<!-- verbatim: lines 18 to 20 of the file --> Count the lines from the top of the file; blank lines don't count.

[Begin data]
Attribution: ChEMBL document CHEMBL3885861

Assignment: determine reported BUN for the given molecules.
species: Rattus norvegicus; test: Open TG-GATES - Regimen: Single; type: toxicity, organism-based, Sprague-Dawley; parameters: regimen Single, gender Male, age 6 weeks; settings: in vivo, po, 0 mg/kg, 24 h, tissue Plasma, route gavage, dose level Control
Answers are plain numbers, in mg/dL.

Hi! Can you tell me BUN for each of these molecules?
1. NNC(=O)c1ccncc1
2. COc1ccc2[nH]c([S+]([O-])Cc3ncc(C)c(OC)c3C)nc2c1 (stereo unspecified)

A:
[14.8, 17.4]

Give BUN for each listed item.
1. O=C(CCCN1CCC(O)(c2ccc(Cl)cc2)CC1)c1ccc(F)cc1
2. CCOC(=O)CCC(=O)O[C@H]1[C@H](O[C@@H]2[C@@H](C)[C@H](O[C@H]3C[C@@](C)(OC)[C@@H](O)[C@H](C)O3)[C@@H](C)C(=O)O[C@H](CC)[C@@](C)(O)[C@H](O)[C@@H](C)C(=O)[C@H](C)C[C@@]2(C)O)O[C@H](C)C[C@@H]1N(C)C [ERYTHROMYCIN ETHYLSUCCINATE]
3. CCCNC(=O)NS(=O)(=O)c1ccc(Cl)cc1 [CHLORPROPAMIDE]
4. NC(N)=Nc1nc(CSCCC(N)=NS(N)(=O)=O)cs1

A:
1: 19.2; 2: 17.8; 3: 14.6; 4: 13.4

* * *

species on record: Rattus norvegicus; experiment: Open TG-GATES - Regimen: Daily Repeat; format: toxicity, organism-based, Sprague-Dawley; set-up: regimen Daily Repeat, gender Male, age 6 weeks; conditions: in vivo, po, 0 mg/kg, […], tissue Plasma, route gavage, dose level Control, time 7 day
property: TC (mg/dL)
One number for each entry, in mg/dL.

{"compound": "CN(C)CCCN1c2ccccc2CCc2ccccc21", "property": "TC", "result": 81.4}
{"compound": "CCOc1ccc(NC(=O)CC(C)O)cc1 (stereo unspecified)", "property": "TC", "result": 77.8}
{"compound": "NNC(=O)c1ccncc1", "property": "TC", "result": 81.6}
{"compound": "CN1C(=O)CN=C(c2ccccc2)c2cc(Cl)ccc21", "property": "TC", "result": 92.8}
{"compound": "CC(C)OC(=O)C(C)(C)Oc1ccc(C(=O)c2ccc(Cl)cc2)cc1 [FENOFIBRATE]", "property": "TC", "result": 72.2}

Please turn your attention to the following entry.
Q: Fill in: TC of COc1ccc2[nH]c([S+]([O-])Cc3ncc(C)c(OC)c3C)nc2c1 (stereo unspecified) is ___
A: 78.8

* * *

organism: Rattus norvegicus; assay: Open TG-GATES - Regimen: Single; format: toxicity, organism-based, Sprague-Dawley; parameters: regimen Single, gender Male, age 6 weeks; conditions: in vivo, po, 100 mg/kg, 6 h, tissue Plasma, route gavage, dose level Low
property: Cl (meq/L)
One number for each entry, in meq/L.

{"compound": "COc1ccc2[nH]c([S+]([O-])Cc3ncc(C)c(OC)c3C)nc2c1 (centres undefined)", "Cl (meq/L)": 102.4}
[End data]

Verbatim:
species on record: Rattus norvegicus; experiment: Open TG-GATES - Regimen: Daily Repeat; format: toxicity, organism-based, Sprague-Dawley; set-up: regimen Daily Repeat, gender Male, age 6 weeks; conditions: in vivo, po, 0 mg/kg, […], tissue Plasma, route gavage, dose level Control, time 7 day
property: TC (mg/dL)
One number for each entry, in mg/dL.